In the News
St. Joseph News-Press
Medical science has made the transplantation of human livers a huge success, with a 2016 study showing 89 percent of recipients living one year after the surgery and 75 percent surviving after five years.
The science of politics, however, has been trickier to work out.
Lawmakers in Washington fear a change made in the national liver distribution policy will adversely affect some patients on waiting lists, particularly those in largely rural states.
Sens. Roy Blunt of Missouri and Jerry Moran of Kansas have been among the most outspoken in calling for a review of this policy.
In a hearing last week with Health and Human Services Secretary Alex Azar, Blunt said small communities have higher rates of organ donations in large part because donors think these will help their neighbors.
The new policy, approved by the Organ Procurement and Transplantation Network/United Network for Organ Sharing board in December, deviates from a long-standing geographically based policy for distributing organs.
“I think that one of the reasons the old system worked was that people were more encouraged to be donors if they believed that people in their community would benefit from that,” said Blunt, chairman of the Senate Appropriations subcommittee that oversees federal health programs.
“On liver transplants under the new policy, we think there’d be 32 percent fewer transplants in Missouri.”
Lawmakers in the Kansas Legislature have even considered a bill that would allow organ donors in that state to specify that donations would not go to recipients outside the state.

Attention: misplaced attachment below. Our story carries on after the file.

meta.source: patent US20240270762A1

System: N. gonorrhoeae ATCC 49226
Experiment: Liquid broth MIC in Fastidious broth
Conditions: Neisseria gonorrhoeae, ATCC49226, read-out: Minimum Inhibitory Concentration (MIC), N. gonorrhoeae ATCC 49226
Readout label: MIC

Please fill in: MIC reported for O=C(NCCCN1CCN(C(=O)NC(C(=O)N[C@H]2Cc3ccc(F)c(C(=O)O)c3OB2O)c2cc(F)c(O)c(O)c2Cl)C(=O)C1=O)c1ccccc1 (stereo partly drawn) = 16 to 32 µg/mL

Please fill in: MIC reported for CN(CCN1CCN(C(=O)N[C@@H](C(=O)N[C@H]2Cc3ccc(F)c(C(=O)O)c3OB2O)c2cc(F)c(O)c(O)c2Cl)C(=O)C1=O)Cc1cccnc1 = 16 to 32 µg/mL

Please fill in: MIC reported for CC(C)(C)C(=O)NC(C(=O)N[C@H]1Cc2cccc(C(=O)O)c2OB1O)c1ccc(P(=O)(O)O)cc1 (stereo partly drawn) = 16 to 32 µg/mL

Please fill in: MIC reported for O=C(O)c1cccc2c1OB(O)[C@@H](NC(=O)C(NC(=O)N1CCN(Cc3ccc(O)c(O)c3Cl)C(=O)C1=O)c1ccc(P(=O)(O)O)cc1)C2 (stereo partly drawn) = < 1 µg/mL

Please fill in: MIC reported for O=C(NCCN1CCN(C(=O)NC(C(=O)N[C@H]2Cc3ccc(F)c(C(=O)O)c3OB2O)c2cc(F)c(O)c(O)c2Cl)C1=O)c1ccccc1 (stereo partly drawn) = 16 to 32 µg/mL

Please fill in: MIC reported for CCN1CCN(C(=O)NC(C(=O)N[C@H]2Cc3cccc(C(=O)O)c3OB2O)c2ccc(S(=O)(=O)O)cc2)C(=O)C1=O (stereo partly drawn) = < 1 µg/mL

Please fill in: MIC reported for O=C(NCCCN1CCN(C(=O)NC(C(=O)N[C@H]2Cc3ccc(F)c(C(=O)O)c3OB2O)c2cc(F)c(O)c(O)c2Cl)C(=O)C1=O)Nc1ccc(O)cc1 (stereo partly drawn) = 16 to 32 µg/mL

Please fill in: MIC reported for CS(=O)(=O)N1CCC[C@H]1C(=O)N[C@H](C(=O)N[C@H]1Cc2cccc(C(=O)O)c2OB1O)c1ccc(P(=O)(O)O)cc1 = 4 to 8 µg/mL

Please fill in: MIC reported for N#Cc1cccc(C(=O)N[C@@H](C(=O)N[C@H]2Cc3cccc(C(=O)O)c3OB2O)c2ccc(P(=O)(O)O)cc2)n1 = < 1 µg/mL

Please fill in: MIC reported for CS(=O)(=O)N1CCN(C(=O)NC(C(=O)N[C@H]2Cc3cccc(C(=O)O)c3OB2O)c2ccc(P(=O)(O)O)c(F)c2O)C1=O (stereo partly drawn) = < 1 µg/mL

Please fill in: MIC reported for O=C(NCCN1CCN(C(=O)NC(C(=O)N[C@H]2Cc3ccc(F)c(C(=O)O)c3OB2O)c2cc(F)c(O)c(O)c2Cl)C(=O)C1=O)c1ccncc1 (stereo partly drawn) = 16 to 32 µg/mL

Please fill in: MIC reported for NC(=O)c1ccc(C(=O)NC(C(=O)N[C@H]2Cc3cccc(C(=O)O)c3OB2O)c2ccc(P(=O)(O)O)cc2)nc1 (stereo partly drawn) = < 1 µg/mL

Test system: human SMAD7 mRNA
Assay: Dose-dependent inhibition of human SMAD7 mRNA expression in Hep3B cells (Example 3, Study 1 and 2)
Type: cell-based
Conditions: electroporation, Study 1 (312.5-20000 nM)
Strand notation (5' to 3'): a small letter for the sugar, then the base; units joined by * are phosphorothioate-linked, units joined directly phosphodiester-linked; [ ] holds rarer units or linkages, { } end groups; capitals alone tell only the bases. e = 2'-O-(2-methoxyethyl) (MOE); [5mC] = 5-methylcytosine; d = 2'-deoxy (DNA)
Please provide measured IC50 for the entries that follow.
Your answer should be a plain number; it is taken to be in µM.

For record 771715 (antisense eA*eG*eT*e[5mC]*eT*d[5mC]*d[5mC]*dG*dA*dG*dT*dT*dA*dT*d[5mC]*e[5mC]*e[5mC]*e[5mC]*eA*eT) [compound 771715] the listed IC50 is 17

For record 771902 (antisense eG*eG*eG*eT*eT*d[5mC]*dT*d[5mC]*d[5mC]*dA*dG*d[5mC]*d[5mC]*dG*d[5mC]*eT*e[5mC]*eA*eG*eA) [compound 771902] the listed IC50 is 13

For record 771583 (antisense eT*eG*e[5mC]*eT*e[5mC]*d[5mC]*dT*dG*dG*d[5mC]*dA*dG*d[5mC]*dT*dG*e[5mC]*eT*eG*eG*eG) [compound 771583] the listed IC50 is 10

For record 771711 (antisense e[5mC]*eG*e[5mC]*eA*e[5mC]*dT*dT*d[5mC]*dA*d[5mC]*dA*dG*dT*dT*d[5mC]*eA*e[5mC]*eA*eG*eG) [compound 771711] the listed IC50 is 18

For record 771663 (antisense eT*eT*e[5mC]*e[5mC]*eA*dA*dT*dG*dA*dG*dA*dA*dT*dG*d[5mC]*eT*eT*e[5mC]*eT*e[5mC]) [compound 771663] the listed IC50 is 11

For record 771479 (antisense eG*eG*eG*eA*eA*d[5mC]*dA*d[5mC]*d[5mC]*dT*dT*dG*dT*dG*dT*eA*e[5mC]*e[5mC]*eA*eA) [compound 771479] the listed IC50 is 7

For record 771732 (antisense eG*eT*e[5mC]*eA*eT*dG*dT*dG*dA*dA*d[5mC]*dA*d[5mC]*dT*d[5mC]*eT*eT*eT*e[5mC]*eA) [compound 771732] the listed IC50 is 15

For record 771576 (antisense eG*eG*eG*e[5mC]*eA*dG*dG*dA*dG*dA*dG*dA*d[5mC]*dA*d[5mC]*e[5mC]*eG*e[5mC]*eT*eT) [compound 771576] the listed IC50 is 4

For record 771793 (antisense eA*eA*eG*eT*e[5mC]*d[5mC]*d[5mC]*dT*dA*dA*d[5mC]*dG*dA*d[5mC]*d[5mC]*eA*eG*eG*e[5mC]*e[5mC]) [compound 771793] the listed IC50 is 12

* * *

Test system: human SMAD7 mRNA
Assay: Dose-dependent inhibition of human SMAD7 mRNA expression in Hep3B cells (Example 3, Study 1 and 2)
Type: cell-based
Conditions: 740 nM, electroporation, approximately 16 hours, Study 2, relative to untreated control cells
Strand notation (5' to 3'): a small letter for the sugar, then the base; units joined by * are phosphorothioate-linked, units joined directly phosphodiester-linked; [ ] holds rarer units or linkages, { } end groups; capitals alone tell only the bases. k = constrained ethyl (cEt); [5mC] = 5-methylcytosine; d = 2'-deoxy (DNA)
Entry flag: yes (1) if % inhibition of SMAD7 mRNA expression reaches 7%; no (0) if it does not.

Moran, who also sits on the Appropriations subcommittee with fellow Republican Blunt, questioned the process used in coming up with the new policy. It followed a lawsuit filed by transplant patients in California, New York and Massachusetts.
“This process has been flawed, and it is a flaw that arises out of the fear of a lawsuit,” the Kansas senator said. “The policy in place was changed almost overnight in response to a lawsuit.”
Azar told the senators that the top priority of the health community should be increasing the number of organ donors. He also said that Congress had acted to remove the federal government from the organ allocation issue to ensure it would not become political.
“I hope we’re doing everything we can with regard to care for individuals suffering from liver disease awaiting transplant,” the health secretary said, adding later, “When we don’t like a conclusion, I’m fairly restricted in what I can do.”
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